Hundreds of Teamster members and retirees came to Washington on September 10 to voice outrage over proposed rules governing pension cuts and support for legislation that would bolster multi-employer plans at the center of the dispute.
They gathered at both a Capitol Hill rally and a hearing hosted by the U.S. Treasury Department to share how legislation proposed by Sen. Bernie Sanders (I-Vt.) and Rep. Marcy Kaptur (DOhio) is needed and how they would be adversely affected by potential cuts to their retirements.
The “Keep Our Pension Promises Act” (KOPPA) would protect workers and retirees from cuts to their earned retirement benefits. The legislation would roll back provisions that were slipped into the fiscal 2015 spending bill approved by Congress last year that made earned pension benefits vulnerable to cuts.
Teamsters General President Jim Hoffa told workers during the Capitol Hill event that the federal government guaranteed pensions would be there for workers when they enacted the Employee Retirement Income Security Act (ERISA) more than 40 years ago and must not go back on that promise.
“You played by the book and they pulled out the rug,” he said. “It is devastating. We’ve been fighting it. There was a promise made, and we’ve got to keep it.”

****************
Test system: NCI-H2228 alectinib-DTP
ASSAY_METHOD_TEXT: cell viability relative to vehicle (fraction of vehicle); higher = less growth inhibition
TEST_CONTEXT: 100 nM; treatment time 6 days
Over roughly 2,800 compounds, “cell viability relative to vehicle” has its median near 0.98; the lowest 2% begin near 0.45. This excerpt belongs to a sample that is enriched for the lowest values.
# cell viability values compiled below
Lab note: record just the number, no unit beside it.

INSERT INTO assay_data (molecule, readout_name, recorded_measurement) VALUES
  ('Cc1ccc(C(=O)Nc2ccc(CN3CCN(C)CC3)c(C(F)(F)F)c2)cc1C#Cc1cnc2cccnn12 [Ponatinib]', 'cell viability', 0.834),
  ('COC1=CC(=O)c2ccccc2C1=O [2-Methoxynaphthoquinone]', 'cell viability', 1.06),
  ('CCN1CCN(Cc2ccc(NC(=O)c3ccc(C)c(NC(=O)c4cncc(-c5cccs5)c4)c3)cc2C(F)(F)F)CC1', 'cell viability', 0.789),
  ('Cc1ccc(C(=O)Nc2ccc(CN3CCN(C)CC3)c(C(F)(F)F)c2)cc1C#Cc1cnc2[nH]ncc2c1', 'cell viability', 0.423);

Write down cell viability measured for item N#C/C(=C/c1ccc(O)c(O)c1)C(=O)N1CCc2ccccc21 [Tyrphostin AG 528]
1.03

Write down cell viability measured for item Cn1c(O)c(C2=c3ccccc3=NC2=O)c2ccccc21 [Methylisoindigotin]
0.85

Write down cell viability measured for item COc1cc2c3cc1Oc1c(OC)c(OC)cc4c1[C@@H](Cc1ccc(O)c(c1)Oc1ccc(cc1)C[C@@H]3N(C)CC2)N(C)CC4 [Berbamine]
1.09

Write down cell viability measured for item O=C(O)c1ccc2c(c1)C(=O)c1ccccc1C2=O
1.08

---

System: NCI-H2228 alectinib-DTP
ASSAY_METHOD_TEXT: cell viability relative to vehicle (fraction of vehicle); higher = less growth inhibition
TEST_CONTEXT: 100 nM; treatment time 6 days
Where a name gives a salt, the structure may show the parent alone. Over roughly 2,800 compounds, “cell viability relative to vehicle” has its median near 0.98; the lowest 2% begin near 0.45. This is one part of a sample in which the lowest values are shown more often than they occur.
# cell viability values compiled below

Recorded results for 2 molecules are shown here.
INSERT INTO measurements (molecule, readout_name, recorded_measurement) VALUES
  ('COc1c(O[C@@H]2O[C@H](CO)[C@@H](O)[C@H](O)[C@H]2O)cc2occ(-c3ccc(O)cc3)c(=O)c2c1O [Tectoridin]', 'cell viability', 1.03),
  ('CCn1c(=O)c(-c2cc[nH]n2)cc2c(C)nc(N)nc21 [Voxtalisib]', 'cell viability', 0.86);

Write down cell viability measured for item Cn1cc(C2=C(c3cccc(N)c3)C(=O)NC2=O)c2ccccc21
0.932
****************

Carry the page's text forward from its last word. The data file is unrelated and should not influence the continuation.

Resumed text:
Sen. Sanders, a Democratic presidential candidate, said KOPPA is key because it would protect retirees who could suffer from pension changes imposed by Congress late last year through no fault of their own. He said it would be a travesty to implement cuts that could reduce benefits by as much as 60 percent.
“Tens of thousands of retirees in the middle class today, who intended to retire in the middle class, could slip into poverty,” he said. “That is unconscionable and we cannot allow that. We have got to send a very loud message.”
Earlier in the day, Teamsters International Vice President John Murphy and others testified before a panel of federal officials representing the Treasury and Labor departments as well as the IRS and the Pension Benefit Guaranty Corporation. They urged panelists to do everything they can to protect retirees in failing pension plans.
If cuts are ultimately necessary, Murphy said they should be phased in slowly to minimize the burden on retirees and should be as low as possible to keep a pension solvent.